In a previous post I mentioned pieces of Court of Midnight and Deception were inspired by the story of Tam Lin, so I thought today we’d go over the original ballad.
For those of you who are new to the community, it’s become a bit of a tradition for our community and have me
sarcastically and badly retell the story with editorial notes from yours truly. But! It’s important to note that most fairy tales have layers of morals to them and history/concepts we don’t understand today. (ie: In Rumpelstiltskin the king demands the heroine spin straw into gold–which is impossible on several levels because straw can’t be woven into anything since it doesn’t have the fibers needed to spin thread/yarn/anything) This is about 5,000 times more true in the case of Tam Lin, more so than a lot of the traditional stories we’ve gone through. Story telling was a different kind of art back when the ballad of Tam Lin was being sung and there’s a lot of cultural stuff, and some events I’ll never touch and will skip over. Even so, I’m still going to skewer it, because this is just for laughs, and to give everyone a rough background of the original story.
To start out, when I say my trilogy was inspired by Tam Lin that’s kind of confusing because there are about a dozen variations of the story of Tam Lin. (That’s pretty common for fairy tales.)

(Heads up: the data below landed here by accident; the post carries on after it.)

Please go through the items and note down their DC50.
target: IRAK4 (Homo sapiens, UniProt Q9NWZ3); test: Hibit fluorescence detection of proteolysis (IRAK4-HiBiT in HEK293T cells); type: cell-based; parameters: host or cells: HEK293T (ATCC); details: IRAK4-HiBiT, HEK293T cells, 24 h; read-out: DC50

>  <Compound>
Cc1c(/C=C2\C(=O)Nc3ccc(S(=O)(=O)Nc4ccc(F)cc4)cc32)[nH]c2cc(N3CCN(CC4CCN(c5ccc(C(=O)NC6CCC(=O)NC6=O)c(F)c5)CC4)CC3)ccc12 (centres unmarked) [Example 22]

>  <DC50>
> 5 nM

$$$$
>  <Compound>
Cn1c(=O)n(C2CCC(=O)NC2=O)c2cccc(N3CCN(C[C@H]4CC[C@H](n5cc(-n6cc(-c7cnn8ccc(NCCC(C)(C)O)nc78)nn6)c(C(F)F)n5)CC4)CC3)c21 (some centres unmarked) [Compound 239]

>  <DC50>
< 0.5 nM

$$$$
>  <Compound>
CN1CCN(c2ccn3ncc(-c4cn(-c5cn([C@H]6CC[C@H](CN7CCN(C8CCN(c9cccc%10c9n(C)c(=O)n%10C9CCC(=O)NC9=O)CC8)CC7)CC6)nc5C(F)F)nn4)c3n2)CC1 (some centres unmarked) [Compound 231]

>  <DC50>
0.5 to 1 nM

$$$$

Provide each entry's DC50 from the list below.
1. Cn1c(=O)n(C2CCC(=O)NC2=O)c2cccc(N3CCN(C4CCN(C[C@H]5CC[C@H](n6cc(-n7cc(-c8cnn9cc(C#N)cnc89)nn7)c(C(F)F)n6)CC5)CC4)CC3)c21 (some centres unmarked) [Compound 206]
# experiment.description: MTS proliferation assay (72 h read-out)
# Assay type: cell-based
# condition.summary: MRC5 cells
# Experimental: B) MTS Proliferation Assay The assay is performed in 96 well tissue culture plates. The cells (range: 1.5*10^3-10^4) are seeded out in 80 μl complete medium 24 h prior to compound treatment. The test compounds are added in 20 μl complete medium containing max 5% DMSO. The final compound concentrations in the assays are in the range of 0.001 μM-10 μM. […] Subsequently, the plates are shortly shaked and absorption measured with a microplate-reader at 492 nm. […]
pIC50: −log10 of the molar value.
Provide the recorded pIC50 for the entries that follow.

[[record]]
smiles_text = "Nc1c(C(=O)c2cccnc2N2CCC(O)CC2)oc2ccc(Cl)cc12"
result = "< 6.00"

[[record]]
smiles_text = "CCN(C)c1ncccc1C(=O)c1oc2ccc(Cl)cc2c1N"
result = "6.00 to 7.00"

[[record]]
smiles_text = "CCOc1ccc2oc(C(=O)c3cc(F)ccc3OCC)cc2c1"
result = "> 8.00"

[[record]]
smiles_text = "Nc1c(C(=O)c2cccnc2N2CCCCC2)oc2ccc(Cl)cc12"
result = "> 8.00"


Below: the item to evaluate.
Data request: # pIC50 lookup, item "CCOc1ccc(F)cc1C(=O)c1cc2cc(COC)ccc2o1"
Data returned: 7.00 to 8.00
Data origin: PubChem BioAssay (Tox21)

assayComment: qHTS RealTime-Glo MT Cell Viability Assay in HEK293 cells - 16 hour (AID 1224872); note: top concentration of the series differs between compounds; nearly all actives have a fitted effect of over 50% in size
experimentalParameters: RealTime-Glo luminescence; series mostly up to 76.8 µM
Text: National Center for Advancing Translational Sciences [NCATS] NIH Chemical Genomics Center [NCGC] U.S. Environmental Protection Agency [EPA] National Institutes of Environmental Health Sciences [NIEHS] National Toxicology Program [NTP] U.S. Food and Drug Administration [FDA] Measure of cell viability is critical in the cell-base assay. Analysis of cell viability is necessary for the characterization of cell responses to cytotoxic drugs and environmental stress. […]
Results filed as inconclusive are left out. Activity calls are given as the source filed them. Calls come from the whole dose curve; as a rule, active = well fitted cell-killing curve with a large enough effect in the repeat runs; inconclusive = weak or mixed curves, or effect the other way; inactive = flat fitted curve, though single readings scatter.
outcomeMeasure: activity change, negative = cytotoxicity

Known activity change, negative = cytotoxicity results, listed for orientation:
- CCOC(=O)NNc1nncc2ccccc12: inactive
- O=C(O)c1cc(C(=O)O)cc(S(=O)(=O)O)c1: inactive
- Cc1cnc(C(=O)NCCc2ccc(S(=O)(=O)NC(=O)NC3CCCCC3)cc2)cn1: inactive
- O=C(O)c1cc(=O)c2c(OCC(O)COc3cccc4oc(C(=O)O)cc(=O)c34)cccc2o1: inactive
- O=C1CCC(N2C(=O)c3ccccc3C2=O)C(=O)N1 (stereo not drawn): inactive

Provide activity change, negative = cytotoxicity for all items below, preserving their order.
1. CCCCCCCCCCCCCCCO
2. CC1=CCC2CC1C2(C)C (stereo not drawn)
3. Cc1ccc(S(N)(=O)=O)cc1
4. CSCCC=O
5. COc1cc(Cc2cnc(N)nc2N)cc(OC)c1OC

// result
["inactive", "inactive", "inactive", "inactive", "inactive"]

But out of all the variations, I settled on covering the Tam Lin Child 39A version. The story is actually a Scottish ballad, so if you want to read the original you probably want a translation guide for help. (I found this website extremely helpful!)
Our not-creepy-at-all (ahhh the sarcasm begins) Tam Lin Child 39A version of the ballad opens with an instruction to maidens not to go to Caterhaugh–an area in Scotland–because Tam Lin lives there. In the woods. I’m not saying Tam Lin is about as useful as Cinderella’s prince (which is to say not at all) but the guy lives in the woods and possibly creeps on girls. Things do not look good.
Our heroine is Janet–a young maiden with blonde hair, a green dress, and questionable intelligence because she runs to Caterhaugh. While running around this woods she finds Tam Lin’s horse. (Sadly no description is given about this animal, but it’s presumably fae given its owners issues, which we’ll talk about shortly. Just sayin’ I would have way preferred a description about a fae horse than seeing Tam Lin lecture Janet.)
Tam Lin isn’t around, but Janet decides to start picking flowers. She plucks a rose, and out pops Tam Lin demanding to know why she’s in Caterhaugh without his permission. Janet responds that Caterhaugh is hers (What?) and that her Father gave it to her. (Debatable on whether it’s true since the song doesn’t confirm it. But if it’s hers, why, then, would she run there by foot? At worst, if her father did give it to her, he was a terrible parent given the ballad’s opening line!)
So…I decided to cover the Tam Lin Child 39A version because everything stays PG. But there are variations that take a much…darker tone that puts Tam Lin the wood-creeper as being on par with the Sleeping Beauty’s “prince” from the original fairy tale, and is definitely not kid safe. But the Child 39A version skips all of that and time travels with an abrupt change in scenery.